Continued From Part 2

The quality of the back-up dancers was outstanding, both male and female. It seems YG puts in almost as much resources in its stars as its back-up dancers. The dancers seem to pretty much be of pop star or pop idol quality. It’s beginning to be clear why YG holds so many talent search and auditions. They are probably not just looking for future pop stars but are also looking for quality back-up dancers. These dancers may very well be the trainees who didn’t get selected to form a pop group. Interestingly, since the founder of YG Entertainment himself started out as a back-up dancer he must have a healthy respect for back-up dancers. And that’s probably why they are of such top quality.

 

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The other remarkable aspect of the concert came as a total surprise. Not long into the concert discerning listeners would have quickly noticed the rawness of the drumbeats and the lively rhythm of the music. Well, right smack in the middle of the stage was a live band! Unlike most recent K-pop concerts in the U.S., 2NE1 was performing to a live band. The inclusion of the live band rather than using tracks was outstanding. It’s like drinking freshly squeezed orange juice, instead of “from concentrate” that was frozen half a world away. Moreover, nothing compares to the responsiveness a live band can provide to match the pulse of audience.

 

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An amazing moment occurred close to the end of the concert, which electrified the crowd. 2NE1 seemed to have taken a scheduled or unscheduled breather, and the crowd started getting antsy. At this the drummer hit up a beat “dum-dum-ka”, slowly at first, and then gradually picking up the pace. The pretty savy fans quickly caught on and started chanting to the beats, “twen-ty-one”. Suddenly the whole arena was blazing in the drum-led chant. The drummer picked up the tempo to a rapid pace, and as they say “the crowd went wild”. Planned or unplanned it was epic.

 

The 2NE1 band was made up of the musical director and bass player Divinity Roxx who has toured withBeyonceDivinity then hired Manuels Wallace on the drums from The Gorillaz, Danii Ivory on the keyboard who Divinity hired from Cee Lo Green’s band, and finally the guitarist Sharon Aguilar also hired from Cee Lo Green’s band. It was not a large band, which is pretty amazing, and the skill level and nimbleness of the band members is unmatched. This talented quartet came together because of Travis Payne, who used to be the choreographer for Michael Jackson and has worked with other reputable pop stars. He was hired to be the co-director for the 2NE1 New Evolution World Tour. It turns out that the same lady that manages Travis Payne also knows Divinity Roxx and then hired her to be the musical director for the tour. It pays to network, folks.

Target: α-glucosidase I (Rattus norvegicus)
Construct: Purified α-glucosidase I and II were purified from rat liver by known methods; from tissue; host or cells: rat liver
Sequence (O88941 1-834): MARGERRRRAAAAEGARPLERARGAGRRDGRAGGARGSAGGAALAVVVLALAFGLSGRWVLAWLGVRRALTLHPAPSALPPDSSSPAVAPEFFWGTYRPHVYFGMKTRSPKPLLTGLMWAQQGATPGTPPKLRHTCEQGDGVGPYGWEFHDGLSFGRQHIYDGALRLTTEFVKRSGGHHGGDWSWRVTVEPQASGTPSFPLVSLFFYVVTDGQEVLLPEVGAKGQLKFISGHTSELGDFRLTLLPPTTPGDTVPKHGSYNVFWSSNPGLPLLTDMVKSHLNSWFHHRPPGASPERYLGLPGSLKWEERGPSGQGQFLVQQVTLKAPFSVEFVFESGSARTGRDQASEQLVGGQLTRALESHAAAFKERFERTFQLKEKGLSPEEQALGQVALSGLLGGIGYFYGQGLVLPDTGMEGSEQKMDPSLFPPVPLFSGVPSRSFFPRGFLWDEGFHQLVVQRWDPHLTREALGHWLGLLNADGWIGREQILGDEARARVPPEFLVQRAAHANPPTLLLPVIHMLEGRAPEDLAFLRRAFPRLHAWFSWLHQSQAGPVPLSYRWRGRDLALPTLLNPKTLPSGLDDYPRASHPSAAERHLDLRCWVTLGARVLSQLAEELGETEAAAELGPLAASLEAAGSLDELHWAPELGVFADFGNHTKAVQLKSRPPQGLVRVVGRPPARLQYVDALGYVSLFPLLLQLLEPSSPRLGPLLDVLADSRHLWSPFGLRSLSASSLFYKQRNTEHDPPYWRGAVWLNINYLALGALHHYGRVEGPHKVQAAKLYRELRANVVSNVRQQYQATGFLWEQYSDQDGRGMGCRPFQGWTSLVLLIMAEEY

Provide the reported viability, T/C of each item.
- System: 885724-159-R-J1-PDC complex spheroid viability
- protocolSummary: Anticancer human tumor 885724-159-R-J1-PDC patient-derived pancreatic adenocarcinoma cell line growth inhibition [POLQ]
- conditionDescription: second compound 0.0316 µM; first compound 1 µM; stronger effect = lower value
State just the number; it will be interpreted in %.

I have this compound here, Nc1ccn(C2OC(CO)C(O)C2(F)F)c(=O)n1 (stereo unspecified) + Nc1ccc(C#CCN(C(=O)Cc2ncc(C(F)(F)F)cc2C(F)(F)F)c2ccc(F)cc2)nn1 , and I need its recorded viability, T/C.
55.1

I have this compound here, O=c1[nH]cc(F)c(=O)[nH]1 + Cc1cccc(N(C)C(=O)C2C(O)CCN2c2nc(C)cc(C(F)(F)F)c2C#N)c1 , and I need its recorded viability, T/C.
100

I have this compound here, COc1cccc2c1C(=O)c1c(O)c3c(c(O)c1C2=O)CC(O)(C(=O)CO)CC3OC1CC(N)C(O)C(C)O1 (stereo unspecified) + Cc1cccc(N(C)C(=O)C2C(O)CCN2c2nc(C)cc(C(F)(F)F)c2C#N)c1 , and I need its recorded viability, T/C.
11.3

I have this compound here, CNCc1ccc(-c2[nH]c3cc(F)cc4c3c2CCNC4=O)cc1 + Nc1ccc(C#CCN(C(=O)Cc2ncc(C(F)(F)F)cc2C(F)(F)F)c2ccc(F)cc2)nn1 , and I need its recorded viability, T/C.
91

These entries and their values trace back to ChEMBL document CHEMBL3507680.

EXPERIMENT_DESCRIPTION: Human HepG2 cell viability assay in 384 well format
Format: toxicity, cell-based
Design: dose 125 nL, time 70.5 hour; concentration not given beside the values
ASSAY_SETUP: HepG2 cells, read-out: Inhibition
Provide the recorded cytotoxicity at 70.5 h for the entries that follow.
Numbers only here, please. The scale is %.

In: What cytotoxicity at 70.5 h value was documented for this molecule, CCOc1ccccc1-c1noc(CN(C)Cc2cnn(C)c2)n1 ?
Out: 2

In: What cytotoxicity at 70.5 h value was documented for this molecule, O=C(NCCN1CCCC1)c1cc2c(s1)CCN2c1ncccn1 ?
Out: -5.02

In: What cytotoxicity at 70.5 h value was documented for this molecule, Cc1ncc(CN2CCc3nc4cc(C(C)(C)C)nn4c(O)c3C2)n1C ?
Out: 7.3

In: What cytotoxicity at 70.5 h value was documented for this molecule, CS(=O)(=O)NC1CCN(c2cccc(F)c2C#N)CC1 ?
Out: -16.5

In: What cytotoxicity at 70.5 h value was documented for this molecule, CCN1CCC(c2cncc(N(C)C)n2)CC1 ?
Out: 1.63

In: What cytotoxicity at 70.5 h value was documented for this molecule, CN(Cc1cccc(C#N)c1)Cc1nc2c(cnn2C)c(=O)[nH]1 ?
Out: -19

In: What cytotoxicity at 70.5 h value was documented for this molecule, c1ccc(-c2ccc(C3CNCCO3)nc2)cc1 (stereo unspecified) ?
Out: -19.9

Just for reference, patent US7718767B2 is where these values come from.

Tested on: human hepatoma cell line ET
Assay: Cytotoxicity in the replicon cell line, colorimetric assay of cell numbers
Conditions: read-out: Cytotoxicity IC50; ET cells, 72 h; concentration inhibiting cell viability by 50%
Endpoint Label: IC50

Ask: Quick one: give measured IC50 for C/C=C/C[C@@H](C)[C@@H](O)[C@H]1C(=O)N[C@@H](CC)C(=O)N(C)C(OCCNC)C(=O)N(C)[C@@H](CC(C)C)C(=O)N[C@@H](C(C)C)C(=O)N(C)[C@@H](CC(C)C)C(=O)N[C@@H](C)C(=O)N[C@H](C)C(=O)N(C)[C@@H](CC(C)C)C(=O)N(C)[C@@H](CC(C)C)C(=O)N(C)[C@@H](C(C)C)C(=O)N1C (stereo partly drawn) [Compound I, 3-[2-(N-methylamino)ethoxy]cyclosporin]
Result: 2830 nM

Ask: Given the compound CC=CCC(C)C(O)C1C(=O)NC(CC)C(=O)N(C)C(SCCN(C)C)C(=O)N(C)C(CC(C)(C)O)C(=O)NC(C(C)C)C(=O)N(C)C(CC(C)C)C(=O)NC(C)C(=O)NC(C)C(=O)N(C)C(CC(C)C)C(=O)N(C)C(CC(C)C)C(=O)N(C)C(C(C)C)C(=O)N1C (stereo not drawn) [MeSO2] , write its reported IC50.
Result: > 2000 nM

No one has had more influence over the music of 2NE1 than Teddy ParkTeddy Park, a former K-pop star in the defunct group 1TYM that was signed to YG Entertainment, produced the very first song that propelled 2NE1 to stardom at their debut called “Lollipop”. “Lollipop” was a collaboration between 2NE1 and Big Bang.Big Bang is the boy band equivalent of 2NE1 under YG Entertainment. Teddy Park, who turned down a production offer with Lady Gaga, then went on to produce the entire first 2NE1 extended play album titled 2NE1, which includes songs like “Fire” and “I Don’t Care”. Teddy’s prolific talent continued to be widely utilized for 2NE1 in their first full-length album, To Anyone. He produced and wrote more than 75 percent of the songs and lyrics in the album, including “Can’t Nobody”. His influential style involves heavy hip-hop style beats, contemporary R&B rhythms, as well as reggae pulses and sounds like “Prrrraaaa!”

It’s probably worth it for a moment to compare 2NE1 to other popular K-pop groups. Although, their were some die-hard 2NE1 in the crowd, when asked how they compared 2NE1 to Girls Generations most did not and could not put one over the other. They felt that each girl group had their own unique style and pretty much could not be juxtaposed. Essentially, comparing Girls Generation to 2NE1 is like comparing apples to oranges. Finally, when asked if both where performing on the same day which event would they attend, only one fan definitely answered all the others that were asked fell silent, truly stumped by the question. After all, which girl or woman would choose being cool as in 2NE1, and forego being cute as in Girls Generation. Come to think of it, no one ever refers to 2NE1 as princesses!

 
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In further comparing 2NE1 with other Korean-pop power houses like TVXQ and Super Junior who have a more structured style that reflects more of Korean or Asian culture. 2NE1 blends the Asian structural way of doing things with the more western freestyle attitude. It is this blend done so effectively that may prove to be more successful in breaching the American music scene. It is not hard to foresee a time in the near future when 2NE1 may be invited to and nominated in an American music award show like MTV awards or even BET, especially if the work they are doing with Will.i.am bears much fruit.

 

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Finally, why is K-pop growing in popularity in the western hemisphere, after having conquered the other half of the globe? According to Divinity Roxx, when she was talking about taking on the 2NE1 job even before meeting the members of 2NE1, she said “their songs are fun!” Ultimately, as long as K-pop stays fun and doesn’t become overly sexual, violent, and well… political, K-pop will continue to grow in popularity globally.